The structural dimension of the talent issue revolves around conflict with pension governance and pay models employed here in the United States.  As one Canadian analyst has noted, “in the United States, you don't have the right pension governance, which means you can't attract and retain qualified pension fund managers to bring assets internally to invest directly across public and private markets, as well as engage in internal absolute return strategies instead of farming them out and getting clobbered on fees.3  Or as The Economist put it in infinitely less delicate terms, “they (Canadian pension plans) attract people with backgrounds in business and finance to sit on their boards, unlike American public pension funds, which are stuffed with politicians, cronies and union hacks."4

Of course in order to recruit the best talent and executives, Canadian pension funds offer far more competitive pay than U.S. public pension funds do. This typically includes a base salary, bonus, and long-term performance awards which together routinely can total seven figures annually.  Public sector compensation of this nature would be a complete anathema to Minnesota taxpayers, but with billions of dollars and the retirement future of hundreds of thousands of individuals at stake, Canadian provinces do not believe in being pennywise and pound foolish.  (It’s worth noting most of this compensation package is based on performance, unlike certain multi-million dollar public sector salaries in Dinkytown.)

The Larger Framework: Reinventing State Asset Management

The second obstacle, and the greatest of all, is the sea change attitude required regarding the conceptualization and treatment of “public assets” in Minnesota.  Direct infrastructure investment by pension plans is really only part of a much larger policy framework that has been described as “asset recycling” – managing legacy public assets in ways that generate capital to invest in new assets or refurbish existing infrastructure.  A recent report from the University of Toronto describing the various policy dimensions of this idea noted, “traditional 20th century debates between public ownership and privatization are increasingly irrelevant to the real choices facing government… Too often the public debate devolves into a choice between public ownership or privatization when in fact the range of tools and approaches is far more sophisticated and diverse."5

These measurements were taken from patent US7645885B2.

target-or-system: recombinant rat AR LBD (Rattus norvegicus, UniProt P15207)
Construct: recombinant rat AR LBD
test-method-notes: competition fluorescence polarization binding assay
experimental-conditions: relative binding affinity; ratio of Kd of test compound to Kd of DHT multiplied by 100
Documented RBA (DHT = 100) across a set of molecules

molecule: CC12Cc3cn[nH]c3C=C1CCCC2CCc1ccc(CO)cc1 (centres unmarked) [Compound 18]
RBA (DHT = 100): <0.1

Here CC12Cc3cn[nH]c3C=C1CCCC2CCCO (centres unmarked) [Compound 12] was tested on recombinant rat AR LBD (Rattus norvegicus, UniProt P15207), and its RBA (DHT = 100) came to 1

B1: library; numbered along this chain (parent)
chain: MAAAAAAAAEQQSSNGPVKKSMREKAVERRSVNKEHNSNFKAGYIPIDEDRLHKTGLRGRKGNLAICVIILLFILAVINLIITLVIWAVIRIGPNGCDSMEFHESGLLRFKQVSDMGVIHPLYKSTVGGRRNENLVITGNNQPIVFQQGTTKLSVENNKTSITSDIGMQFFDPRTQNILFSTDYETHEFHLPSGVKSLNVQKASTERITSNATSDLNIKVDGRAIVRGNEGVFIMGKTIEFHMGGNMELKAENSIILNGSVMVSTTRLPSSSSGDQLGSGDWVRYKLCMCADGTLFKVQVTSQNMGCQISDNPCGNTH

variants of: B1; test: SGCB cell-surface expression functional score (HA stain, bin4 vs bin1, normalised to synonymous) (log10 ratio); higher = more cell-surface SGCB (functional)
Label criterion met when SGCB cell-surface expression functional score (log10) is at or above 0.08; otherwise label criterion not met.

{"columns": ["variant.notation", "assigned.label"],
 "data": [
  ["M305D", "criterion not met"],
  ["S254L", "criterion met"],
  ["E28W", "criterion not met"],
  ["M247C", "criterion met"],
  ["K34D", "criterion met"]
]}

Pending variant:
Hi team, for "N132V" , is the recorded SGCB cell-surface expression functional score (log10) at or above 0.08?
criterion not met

This way of thinking is not completely foreign to Minnesota.  Two years ago, a provocative article appeared in MinnPost with the title, “What If We Made Transportation Systems Regulated Public Utilities?” – essentially a textbook description of various principles and concepts associated with asset recycling.  That article was based on an interview with Professor David Levinson of the University of Minnesota who himself authored a feature for The Atlantic magazine’s “Citylab” website with the no less provocative title, “How to Make Mass Transit Financially Sustainable Once and For All.”  Both articles present an intriguing vision and argument for how adequate and sustainable investments in necessary infrastructure could be realized.  But moving down such a path requires a radical departure from the entrenched governance models and mindsets that have calcified public debate on this topic.

Based on the results of the 2016 session, as bad as our infrastructure challenge may be, it’s still not bad enough to discuss “outside the box” ideas, the risks that accompany them, and how to mitigate them.  A strong case can be made that this issue is tailor-made for the convening of a blue ribbon commission that would kick the tires on the options and opportunities associated with new approaches to public asset management and investment and do so in a robust but politically safe way.  Until the challenge gets bad enough, get used to bumpy roads, grumpy politicians, transit food fights, deteriorating parks, and political paralysis.


Footnotes
  • 1 Hagerman, Clark and  Hebb, “Investment Intermediaries in Economic Development:  Linking Public Pension Funds to Urban Revitalization,” Federal Reserve Bank of San Francisco, 2008.
  • 2 Pension Funds Investment in Infrastructure: A Survey, Organization for Economic Cooperation and Development, September 2011
  • 3 “Fixing The U.S. Public Pension Crisis?”  Pension Pulse, May 2, 2016
  • 4 “Maple Revolutionaries”  The Economist, March 3, 2012
  • 5 Recycling Ontario’s Assets: A New Framework for Managing Public Finances, Mowat Centre, University of Toronto, April 2014